Shareholders and management: Leading the company is 51-year old Lim Soon Huat, PPB’s managing director. According to the company’s 2014 annual report, he was appointed to his current position in July 2012 and has been a director in the company since May 2008.
His qualifications include a Bachelor of Science (Honours) degree in Statistics from Universiti Kebangsaan Malaysia. He has “many years of management experience in the field of finance, commodities trading, consumer goods manufacturing and marketing, hotel investments, sugarcane plantation and sugar milling operations”.
He has also held various senior executive positions in the Kuok Group of companies in Singapore, Thailand, Hong Kong, China and Indonesia.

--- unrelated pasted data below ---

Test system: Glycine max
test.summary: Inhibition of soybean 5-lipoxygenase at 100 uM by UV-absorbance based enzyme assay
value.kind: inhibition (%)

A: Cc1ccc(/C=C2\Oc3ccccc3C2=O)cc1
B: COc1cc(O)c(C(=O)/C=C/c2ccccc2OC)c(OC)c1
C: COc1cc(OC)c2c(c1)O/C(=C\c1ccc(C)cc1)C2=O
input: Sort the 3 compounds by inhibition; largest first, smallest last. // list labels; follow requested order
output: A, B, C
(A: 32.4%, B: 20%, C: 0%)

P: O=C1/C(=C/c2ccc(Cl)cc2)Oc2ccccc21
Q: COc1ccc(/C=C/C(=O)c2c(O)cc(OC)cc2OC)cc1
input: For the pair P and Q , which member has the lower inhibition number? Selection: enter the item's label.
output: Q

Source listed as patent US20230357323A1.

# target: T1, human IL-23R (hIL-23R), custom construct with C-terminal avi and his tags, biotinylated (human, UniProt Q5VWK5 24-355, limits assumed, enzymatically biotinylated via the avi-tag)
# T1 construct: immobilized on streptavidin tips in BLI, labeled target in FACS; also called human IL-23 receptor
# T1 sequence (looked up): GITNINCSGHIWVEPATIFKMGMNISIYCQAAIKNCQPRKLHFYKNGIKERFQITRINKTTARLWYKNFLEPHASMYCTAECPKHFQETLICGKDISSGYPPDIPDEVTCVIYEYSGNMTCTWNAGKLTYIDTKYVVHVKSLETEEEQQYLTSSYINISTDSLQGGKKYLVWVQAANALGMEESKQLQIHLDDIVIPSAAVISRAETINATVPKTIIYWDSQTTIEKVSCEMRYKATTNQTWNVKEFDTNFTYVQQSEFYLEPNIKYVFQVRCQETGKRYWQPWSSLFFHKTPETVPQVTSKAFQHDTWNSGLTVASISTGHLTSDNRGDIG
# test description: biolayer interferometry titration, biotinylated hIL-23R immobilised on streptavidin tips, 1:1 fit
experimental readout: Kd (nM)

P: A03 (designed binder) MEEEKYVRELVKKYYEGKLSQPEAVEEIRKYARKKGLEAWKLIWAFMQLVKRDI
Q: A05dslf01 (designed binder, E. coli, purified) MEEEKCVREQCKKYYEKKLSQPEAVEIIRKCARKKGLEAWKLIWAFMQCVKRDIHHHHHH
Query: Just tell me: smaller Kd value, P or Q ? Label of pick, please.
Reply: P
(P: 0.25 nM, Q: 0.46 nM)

As of Jan 11, the major shareholders of PPB are Kuok Brothers Sdn Bhd with a 50.2% stake, the Employees Provident Fund (7.2%) and Retirement Fund Inc (3.5%).
Share performance: Although its share price movement has been erratic of late, PPB earned a respectable one-year return of 11.98% as of Jan 11, according to Bloomberg data. This is not too bad considering the FBM KLCI only returned -2.61% during the same period.
Trading in the stock is also less volatile than average, indicated by the 0.73 beta coefficient value assigned to it by Reuters. (Note: Trading in a stock is volatile when its beta coefficient is 1 and greater.)
What analysts think: UOB Kay Hian, which initiated coverage on the stock with a “hold” rating on Monday, said it likes PPB for its better-than-peers margins, leveraging on the Kuok Group’s scale, strong presence in the Malaysian consumer market and being a proxy to Wilmar’s growth. “PPB is also a defensive play as historically, it has outperformed the market in times of high volatility,” it added in a report on Monday.